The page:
There is a common misconception among individuals when it comes to adultery. Many people believe that if they can prove the other spouse had an affair or was a habitual cheater, they can take all the property, get custody of the children, get child support, and get alimony. While the court doesn’t investigate all of the reasons behind a divorce, adultery could affect the amount of alimony and the dispensation of assets awarded in Georgia.
Grounds for Divorce in Georgia
Georgia is both an at-fault and no-fault divorce state. Either spouse can avoid claiming fault by showing that he or she no longer wishes to be married because the marriage is irretrievably broken. However, a spouse may choose to file for divorce for a specific fault to receive favorable treatment in the division of assets and determination of alimony. Georgia recognizes 12 fault-based grounds for divorce.
- Cruel or abusive treatment
- Desertion (either physical separation or refusal of intimacy; continuous for at least one year)
- Illegal intermarriage with a close relative
- Mental incapacity at the wedding date
- Impotency at the wedding date
- “Force, menace, duress, or fraud” used to make the other spouse agree to marry
- Pregnancy of the wife by another man at the wedding date
- A conviction for a crime of “moral turpitude” with at least a two-year jail term
- Habitual alcohol intoxication
- Habitual drug addiction
- Incurable mental illness
What is adultery?
In Georgia, adultery is defined as heterosexual or homosexual intercourse with a person other than his or her spouse.
How Adultery affects alimony
Alimony is typically paid by the higher-earning spouse (the supporting spouse) to the lower-earning spouse (the supported spouse.). Alimony can be granted for a stated period (temporary) or until the spouse remarries or dies (permanent.) Additionally, the spouse seeking alimony must prove they have a financial need for the alimony.
To claim alimony based on adultery, the claiming spouse must prove that the supporting spouse’s infidelity was the reason for marital separation and has prevented reconciliation. Under O.C.G.A.19-6-1 (b), if you can prove with a doubt, that your spouse committed adultery and that adultery is the reason for marital separation and reconciliation, your spouse will not be entitled to alimony.
How Adultery affects the division of assets
Georgia is an equitable distribution state. The marital assets and debt are divided fairly, but not necessarily equally. Unlike alimony, under O.C.G.A section 9-11-26(b), adultery does not prevent a spouse from seeking equitable division of marital assets or debts. However, the court can take evidence of the adultery into account when deciding how the assets will be divided. A spouse that is being divorced because the other spouse decided to run off with their lover could conceivably be awarded the lion’s share of the assets.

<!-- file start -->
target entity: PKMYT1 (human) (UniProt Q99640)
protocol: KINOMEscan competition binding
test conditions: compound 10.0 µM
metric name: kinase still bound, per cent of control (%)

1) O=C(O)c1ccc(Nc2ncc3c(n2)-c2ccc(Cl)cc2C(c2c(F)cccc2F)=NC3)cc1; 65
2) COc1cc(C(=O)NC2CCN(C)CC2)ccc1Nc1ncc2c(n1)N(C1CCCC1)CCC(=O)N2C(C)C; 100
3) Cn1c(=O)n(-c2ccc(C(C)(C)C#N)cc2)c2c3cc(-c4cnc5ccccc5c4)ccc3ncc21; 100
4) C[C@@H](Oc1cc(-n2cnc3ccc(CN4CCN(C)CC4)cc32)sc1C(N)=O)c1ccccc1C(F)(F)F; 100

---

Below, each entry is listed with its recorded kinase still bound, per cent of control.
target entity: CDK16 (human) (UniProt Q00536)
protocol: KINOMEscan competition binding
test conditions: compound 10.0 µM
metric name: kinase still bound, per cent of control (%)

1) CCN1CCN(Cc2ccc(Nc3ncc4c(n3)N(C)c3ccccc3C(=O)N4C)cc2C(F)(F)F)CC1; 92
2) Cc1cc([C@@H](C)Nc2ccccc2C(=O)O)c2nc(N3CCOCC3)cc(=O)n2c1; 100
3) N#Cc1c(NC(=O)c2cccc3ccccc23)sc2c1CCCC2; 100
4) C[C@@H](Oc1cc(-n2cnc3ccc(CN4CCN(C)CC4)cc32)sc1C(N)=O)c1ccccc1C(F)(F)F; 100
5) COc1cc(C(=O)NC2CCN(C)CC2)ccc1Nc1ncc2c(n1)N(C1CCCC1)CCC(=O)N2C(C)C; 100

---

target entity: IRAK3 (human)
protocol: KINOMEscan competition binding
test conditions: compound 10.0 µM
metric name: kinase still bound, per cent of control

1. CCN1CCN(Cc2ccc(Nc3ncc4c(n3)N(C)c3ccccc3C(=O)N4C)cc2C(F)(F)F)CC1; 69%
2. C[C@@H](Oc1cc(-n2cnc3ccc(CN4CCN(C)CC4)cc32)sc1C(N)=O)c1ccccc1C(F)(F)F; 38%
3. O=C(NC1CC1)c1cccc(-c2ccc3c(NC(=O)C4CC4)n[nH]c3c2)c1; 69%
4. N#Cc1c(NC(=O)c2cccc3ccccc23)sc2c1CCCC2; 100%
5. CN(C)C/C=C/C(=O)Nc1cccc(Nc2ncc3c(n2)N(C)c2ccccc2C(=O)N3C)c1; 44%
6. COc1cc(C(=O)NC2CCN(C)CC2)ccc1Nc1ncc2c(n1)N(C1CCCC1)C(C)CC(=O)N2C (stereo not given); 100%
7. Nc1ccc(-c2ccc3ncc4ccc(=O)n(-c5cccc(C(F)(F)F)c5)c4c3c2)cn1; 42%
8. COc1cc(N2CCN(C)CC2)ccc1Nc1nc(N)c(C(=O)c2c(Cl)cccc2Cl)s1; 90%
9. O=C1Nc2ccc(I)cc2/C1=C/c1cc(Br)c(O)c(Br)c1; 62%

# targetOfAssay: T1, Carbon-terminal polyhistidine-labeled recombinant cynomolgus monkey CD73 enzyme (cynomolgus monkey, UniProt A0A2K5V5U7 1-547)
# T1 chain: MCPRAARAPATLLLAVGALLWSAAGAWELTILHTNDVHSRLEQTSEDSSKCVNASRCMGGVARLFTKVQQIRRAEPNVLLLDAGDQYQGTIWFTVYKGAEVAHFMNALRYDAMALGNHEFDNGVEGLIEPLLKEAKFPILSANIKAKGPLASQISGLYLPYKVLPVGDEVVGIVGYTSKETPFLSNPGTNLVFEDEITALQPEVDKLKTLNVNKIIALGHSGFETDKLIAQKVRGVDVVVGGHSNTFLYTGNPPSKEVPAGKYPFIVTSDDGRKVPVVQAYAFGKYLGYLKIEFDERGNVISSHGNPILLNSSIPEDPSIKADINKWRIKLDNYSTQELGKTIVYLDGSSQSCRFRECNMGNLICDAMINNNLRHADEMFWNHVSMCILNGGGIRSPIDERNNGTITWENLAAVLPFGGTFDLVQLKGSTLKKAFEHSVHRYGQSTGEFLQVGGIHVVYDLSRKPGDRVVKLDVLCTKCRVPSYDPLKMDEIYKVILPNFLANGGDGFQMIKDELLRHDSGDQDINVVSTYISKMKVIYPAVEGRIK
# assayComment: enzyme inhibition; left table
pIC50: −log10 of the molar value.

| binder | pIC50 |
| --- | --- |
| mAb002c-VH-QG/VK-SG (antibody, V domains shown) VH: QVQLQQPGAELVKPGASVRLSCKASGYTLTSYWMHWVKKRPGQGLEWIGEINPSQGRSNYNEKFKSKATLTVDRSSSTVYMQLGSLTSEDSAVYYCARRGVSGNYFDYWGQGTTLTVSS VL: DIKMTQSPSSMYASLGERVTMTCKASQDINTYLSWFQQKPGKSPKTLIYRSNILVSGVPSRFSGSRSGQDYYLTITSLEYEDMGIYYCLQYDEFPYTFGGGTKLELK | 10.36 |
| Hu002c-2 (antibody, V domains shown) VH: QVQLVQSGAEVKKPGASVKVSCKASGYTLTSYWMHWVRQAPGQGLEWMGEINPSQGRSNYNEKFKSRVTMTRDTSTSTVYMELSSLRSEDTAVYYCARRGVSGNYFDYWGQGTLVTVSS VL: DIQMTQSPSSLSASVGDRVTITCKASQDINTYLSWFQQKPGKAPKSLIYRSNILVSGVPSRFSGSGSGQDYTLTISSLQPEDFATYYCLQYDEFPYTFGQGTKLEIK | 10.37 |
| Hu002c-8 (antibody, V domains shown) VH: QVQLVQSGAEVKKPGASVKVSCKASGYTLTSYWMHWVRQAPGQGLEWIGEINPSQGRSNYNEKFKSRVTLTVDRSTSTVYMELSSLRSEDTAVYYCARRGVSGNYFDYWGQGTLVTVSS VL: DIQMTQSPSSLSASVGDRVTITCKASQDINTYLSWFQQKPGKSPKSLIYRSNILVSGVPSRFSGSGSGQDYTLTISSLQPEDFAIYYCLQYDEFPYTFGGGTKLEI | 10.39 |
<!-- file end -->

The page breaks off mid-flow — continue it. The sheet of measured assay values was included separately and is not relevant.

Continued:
Common myths regarding adultery in Georgia
Myth #1: Adultery only applies to the supporting spouse.
False. The court looks at both parties’ conduct during the marriage to determine whether alimony is necessary, including nature, amount, duration, and payment method.
Myth #2: Adultery only applies during the time you were married.
False. Courts still look at the conduct of the couple during the negotiation of the divorce settlement until the final divorce decree or judgment.
Myth #3: If your spouse committed adultery, you would automatically be awarded alimony.
False. Adultery is one of the seventeen factors the court considers in awarding alimony. Other factors the court considers include the earnings and earning capacity of both parties, the marriage duration, sources of income for both parties, and the relative needs of the parties.
Myth #4: A divorce can be granted for adultery even if both spouses committed adultery.
False. If both spouses committed adultery, the court will not grant the divorce based on adultery.
It can be challenging to prove adultery in a divorce, as the rules of evidence allowed by Georgia law can be complicated. A ruling supporting or denying adultery can have a significant effect on the outcome of your divorce and your financial situation. If you plan to file a divorce petition based on adultery, you need an experienced divorce lawyer to represent you.
Tyler Moffitt is a Family Law and Criminal Defense Attorney who practices Carrollton, LaGrange, and Columbus, GA. He graduated from John Marshall Law School, and has been practicing for several years now. Tyler Moffitt takes great honor in defending the accused. Learn more about his experience by clicking here.